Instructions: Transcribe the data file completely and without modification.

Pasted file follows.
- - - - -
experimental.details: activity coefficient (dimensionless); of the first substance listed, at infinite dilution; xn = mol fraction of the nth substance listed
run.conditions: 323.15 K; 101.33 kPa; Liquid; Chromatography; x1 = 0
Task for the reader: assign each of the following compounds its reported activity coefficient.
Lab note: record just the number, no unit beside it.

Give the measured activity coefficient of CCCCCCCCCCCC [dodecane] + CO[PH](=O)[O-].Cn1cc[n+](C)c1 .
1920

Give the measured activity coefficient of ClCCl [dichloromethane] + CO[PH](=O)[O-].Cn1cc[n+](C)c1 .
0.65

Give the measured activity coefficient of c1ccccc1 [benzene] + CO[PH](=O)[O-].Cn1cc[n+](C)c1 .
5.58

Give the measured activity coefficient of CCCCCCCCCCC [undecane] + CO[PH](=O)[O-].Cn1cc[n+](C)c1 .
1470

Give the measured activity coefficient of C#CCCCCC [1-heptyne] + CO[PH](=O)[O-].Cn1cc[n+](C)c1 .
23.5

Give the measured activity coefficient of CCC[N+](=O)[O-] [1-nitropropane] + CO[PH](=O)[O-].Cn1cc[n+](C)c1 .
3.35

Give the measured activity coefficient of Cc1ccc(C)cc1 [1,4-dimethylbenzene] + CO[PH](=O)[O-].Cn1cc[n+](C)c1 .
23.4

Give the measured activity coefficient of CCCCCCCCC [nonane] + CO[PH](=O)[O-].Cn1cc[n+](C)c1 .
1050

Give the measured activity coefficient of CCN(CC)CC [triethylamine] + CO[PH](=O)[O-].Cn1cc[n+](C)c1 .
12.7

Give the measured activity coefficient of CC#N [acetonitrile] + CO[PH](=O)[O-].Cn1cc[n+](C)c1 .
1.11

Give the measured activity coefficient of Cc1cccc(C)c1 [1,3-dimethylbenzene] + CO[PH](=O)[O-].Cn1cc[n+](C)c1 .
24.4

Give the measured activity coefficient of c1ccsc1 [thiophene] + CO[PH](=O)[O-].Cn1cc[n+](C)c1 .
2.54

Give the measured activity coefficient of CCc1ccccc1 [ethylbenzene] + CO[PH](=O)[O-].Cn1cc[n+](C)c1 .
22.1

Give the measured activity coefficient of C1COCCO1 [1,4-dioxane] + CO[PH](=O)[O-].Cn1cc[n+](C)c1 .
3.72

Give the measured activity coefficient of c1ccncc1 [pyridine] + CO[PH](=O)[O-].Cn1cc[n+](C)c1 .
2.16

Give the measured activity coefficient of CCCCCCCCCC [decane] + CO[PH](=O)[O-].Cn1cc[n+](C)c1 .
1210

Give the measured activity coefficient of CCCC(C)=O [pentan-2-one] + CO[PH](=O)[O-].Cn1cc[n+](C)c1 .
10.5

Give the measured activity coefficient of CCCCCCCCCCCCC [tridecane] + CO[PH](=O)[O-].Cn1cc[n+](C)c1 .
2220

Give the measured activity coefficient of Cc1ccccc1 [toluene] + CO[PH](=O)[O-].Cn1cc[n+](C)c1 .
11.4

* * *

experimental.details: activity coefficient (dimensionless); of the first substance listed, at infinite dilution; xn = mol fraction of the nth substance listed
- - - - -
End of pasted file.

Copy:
experimental.details: activity coefficient (dimensionless); of the first substance listed, at infinite dilution; xn = mol fraction of the nth substance listed
run.conditions: 323.15 K; 101.33 kPa; Liquid; Chromatography; x1 = 0
Task for the reader: assign each of the following compounds its reported activity coefficient.
Lab note: record just the number, no unit beside it.

Give the measured activity coefficient of CCCCCCCCCCCC [dodecane] + CO[PH](=O)[O-].Cn1cc[n+](C)c1 .
1920

Give the measured activity coefficient of ClCCl [dichloromethane] + CO[PH](=O)[O-].Cn1cc[n+](C)c1 .
0.65

Give the measured activity coefficient of c1ccccc1 [benzene] + CO[PH](=O)[O-].Cn1cc[n+](C)c1 .
5.58

Give the measured activity coefficient of CCCCCCCCCCC [undecane] + CO[PH](=O)[O-].Cn1cc[n+](C)c1 .
1470

Give the measured activity coefficient of C#CCCCCC [1-heptyne] + CO[PH](=O)[O-].Cn1cc[n+](C)c1 .
23.5

Give the measured activity coefficient of CCC[N+](=O)[O-] [1-nitropropane] + CO[PH](=O)[O-].Cn1cc[n+](C)c1 .
3.35

Give the measured activity coefficient of Cc1ccc(C)cc1 [1,4-dimethylbenzene] + CO[PH](=O)[O-].Cn1cc[n+](C)c1 .
23.4

Give the measured activity coefficient of CCCCCCCCC [nonane] + CO[PH](=O)[O-].Cn1cc[n+](C)c1 .
1050

Give the measured activity coefficient of CCN(CC)CC [triethylamine] + CO[PH](=O)[O-].Cn1cc[n+](C)c1 .
12.7

Give the measured activity coefficient of CC#N [acetonitrile] + CO[PH](=O)[O-].Cn1cc[n+](C)c1 .
1.11

Give the measured activity coefficient of Cc1cccc(C)c1 [1,3-dimethylbenzene] + CO[PH](=O)[O-].Cn1cc[n+](C)c1 .
24.4

Give the measured activity coefficient of c1ccsc1 [thiophene] + CO[PH](=O)[O-].Cn1cc[n+](C)c1 .
2.54

Give the measured activity coefficient of CCc1ccccc1 [ethylbenzene] + CO[PH](=O)[O-].Cn1cc[n+](C)c1 .
22.1

Give the measured activity coefficient of C1COCCO1 [1,4-dioxane] + CO[PH](=O)[O-].Cn1cc[n+](C)c1 .
3.72

Give the measured activity coefficient of c1ccncc1 [pyridine] + CO[PH](=O)[O-].Cn1cc[n+](C)c1 .
2.16

Give the measured activity coefficient of CCCCCCCCCC [decane] + CO[PH](=O)[O-].Cn1cc[n+](C)c1 .
1210

Give the measured activity coefficient of CCCC(C)=O [pentan-2-one] + CO[PH](=O)[O-].Cn1cc[n+](C)c1 .
10.5

Give the measured activity coefficient of CCCCCCCCCCCCC [tridecane] + CO[PH](=O)[O-].Cn1cc[n+](C)c1 .
2220

Give the measured activity coefficient of Cc1ccccc1 [toluene] + CO[PH](=O)[O-].Cn1cc[n+](C)c1 .
11.4

* * *

experimental.details: activity coefficient (dimensionless); of the first substance listed, at infinite dilution; xn = mol fraction of the nth substance listed